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Investing in gold – should you hold the shiny stuff?

We take a closer look at the investment case for gold and whether you should hold the shiny stuff.

Important notes

This article isn’t personal advice. If you’re not sure whether an investment is right for you please seek advice. If you choose to invest the value of your investment will rise and fall, so you could get back less than you put in.

This article is more than 6 months old

It was correct at the time of publishing. Our views and any references to tax, investment and pension rules may have changed since then.

Gold was one of the first metals ever discovered and one of the earliest forms of money.

It’s scarce. All the mined gold in the world would make a cube of sides little more than 20 metres – enough to fill about three Olympic swimming pools. Supply has been fairly steady over the last few years, with gold mining adding about 1% to this stock every year.

It’s tangible and portable. It’s been traded across continents for centuries. Its high price means that the cost of refining, minting, transporting, storing, securing and insuring the metal is modest relative to how much it’s worth.

It’s no-one else’s liability. This means there’s no need to assess the creditworthiness of the issuer, unlike any share or bond.

The gold market is also global and is highly liquid – that means it’s easy to buy and sell.

Gold is mainly used for jewellery, investments and central bank reserves. The metal has some industrial uses, but the percentage used is much lower than for any other precious metal.

The precious metal has also maintained its purchasing power over long periods of time. This enduring value is illustrated by the fact that just six gold coins were, between them, in use continuously for two millenniums. The Roman aureus, Roman solidus, Byzantine nomisma, Islamic dinar, Venetian ducat and British sovereign were accepted at home and internationally. By contrast, over 6,000 cryptocurrencies were created between 2021 and 2022 alone.

Why invest in gold?

People buy gold for two reasons and that’s remained unchanged over history.

Firstly, for its beauty – as a symbol of love, or a display of wealth and power. And secondly, for the safety it offers – its ability to sustain purchasing power through the toughest of times.

The price of gold moves relatively independently from shares and bonds, meaning it can offer some shelter when shares and bonds fall in tandem. That’s why gold has typically performed well in times of economic or political crisis. It’s offered some shelter against big debt crises in the past. And the price has typically risen when geopolitical risks have increased although past performance should not be seen as a guide to the future.

All that is gold need not glitter though – there are some drawbacks of the shiny stuff.

Gold is a volatile asset – day-to-day and year-to-year. Even over a decade, its price can move very differently from the rate of inflation.

It doesn’t offer investors any income, unlike bonds and some shares. It also offers no prospect for intrinsic growth, unlike a lot of shares. That means returns from gold are driven entirely by price – or capital gains. Investors have to buy or sell gold at the right time, a challenge even for the most experienced investors.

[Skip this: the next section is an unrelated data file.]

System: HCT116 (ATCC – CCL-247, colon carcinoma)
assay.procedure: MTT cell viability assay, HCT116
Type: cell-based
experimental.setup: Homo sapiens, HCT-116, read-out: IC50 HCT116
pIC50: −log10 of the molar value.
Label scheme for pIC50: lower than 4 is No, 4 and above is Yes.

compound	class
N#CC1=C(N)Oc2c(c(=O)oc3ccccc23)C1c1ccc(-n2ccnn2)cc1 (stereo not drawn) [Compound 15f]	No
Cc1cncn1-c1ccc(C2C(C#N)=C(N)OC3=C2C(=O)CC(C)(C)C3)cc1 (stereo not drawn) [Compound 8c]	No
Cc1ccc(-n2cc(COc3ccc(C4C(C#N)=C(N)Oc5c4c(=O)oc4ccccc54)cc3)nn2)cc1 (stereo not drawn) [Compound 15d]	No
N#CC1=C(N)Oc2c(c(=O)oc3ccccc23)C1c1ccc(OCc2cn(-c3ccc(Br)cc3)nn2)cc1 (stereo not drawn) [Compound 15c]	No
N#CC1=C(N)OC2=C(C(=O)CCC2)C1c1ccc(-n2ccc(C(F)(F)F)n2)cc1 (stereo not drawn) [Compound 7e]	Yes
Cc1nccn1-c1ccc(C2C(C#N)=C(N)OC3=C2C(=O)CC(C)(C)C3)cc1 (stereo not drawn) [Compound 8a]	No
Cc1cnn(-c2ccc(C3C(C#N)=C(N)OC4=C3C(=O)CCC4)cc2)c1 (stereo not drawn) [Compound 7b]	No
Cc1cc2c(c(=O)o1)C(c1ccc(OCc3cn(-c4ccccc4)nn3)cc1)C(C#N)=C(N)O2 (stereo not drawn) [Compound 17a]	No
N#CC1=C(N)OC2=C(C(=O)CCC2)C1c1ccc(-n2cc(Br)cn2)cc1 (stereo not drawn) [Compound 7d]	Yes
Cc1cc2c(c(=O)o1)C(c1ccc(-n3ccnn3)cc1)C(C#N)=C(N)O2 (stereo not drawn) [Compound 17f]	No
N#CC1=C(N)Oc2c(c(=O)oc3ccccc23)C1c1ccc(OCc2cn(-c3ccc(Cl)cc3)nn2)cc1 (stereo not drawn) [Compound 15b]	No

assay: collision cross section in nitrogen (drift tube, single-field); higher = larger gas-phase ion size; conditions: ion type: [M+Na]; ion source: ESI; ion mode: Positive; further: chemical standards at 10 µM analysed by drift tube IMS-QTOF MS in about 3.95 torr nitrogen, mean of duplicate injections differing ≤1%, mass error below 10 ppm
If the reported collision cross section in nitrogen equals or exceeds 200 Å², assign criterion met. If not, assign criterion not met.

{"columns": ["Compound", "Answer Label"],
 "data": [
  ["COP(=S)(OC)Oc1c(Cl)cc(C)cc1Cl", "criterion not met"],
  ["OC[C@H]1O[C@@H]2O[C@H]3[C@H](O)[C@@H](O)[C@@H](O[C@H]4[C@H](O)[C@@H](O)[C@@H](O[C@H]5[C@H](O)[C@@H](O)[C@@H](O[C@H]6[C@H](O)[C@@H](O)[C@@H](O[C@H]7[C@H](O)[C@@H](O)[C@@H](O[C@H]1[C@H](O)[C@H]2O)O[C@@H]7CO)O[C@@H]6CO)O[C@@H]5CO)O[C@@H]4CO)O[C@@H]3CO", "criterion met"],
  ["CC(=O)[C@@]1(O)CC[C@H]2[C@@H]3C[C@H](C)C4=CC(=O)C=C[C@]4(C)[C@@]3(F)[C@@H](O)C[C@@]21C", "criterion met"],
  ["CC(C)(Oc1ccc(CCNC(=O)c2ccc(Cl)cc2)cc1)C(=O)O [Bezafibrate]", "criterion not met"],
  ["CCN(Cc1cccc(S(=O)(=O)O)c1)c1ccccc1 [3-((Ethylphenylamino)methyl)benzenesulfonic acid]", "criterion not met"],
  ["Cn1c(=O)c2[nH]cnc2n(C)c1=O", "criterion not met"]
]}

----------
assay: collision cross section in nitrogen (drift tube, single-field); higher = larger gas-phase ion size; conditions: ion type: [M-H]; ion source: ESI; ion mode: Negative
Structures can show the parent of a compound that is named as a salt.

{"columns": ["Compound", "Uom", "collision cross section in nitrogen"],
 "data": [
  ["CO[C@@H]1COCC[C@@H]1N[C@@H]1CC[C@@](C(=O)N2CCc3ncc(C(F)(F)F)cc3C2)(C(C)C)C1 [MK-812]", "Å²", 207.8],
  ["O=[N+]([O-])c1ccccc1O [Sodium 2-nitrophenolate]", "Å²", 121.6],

While you might be able to expect the price to match inflation over the very long term, it’s a poor hedge against inflation over shorter periods. That’s why some investors choose to leave it out of their investments altogether.

Gold price performance 1973 to present (£)

Past performance isn’t a guide to the future. Source: Lipper IM, to 28/02/2023.

While gold might be physically unchanged, the pounds and pence value of the yellow metal is far less dependable.

Investors would’ve seen the value of their holding go up by ten times between 1973 and 1983. But, after peaking, it took over 23 years to get back to its 1983 high.

Before its current strong run, gold reached a high of over $1,900 per ounce in 2011. By December 2015, the price had fallen by 44% to $1,051. Hardly a safe haven for investors that held on.

Like any investment, you need to be prepared to weather rises and falls when investing in gold. However, unlike most other investments gold doesn’t keep on working for you when the price is falling.

Should you hold gold?

Gold shouldn’t be looked at as a one-way bet, or even a ‘safe haven’. If you buy gold to get rich, you might succeed, or you could well be disappointed. If you buy gold to stay rich, you can expect to maintain the purchasing power of your investment over the very long term. And you could be thankful you did if a crisis comes along.

Traditionally investors have been warned to keep commodities and other ‘alternative investments’ to a small proportion of the overall portfolio – say 5%. That’s probably still sensible.

This article isn’t personal advice. If you’re not sure what’s right for you, please ask for financial advice. Investments and any income from them can rise and fall in value, so you could get back less than you invest.

Looking for gold investment ideas?

In part two of our two-part series on gold, we’ll be sharing three fund ideas to invest in gold.

To make sure you don’t miss out on part two, sign up for our weekly Editor’s Choice email.

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    Important notes

    This article isn’t personal advice. If you’re not sure whether an investment is right for you please seek advice. If you choose to invest the value of your investment will rise and fall, so you could get back less than you put in.

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